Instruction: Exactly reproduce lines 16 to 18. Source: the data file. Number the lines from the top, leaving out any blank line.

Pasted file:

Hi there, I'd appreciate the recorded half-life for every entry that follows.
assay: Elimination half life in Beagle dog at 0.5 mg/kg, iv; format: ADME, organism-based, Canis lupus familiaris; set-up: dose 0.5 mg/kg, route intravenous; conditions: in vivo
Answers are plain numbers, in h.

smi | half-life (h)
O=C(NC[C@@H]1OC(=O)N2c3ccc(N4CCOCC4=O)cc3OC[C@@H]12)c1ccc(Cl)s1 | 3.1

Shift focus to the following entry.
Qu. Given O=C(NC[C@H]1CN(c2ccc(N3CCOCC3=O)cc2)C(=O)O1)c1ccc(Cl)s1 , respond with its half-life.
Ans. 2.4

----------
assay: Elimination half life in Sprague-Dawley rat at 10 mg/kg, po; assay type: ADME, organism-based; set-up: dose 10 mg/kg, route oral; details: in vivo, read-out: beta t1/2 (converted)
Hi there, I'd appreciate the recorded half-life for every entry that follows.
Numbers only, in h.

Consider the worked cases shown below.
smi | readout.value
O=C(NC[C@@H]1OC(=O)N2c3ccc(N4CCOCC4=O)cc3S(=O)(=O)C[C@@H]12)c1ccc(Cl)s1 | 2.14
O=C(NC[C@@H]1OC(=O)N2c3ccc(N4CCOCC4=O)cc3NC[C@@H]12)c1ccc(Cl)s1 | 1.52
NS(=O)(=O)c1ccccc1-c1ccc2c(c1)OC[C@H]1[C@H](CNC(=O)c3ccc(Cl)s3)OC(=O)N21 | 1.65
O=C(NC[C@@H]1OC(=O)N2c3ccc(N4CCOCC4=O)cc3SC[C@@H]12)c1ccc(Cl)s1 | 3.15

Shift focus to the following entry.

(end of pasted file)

O=C(NC[C@@H]1OC(=O)N2c3ccc(N4CCOCC4=O)cc3NC[C@@H]12)c1ccc(Cl)s1 | 1.52
NS(=O)(=O)c1ccccc1-c1ccc2c(c1)OC[C@H]1[C@H](CNC(=O)c3ccc(Cl)s3)OC(=O)N21 | 1.65
O=C(NC[C@@H]1OC(=O)N2c3ccc(N4CCOCC4=O)cc3SC[C@@H]12)c1ccc(Cl)s1 | 3.15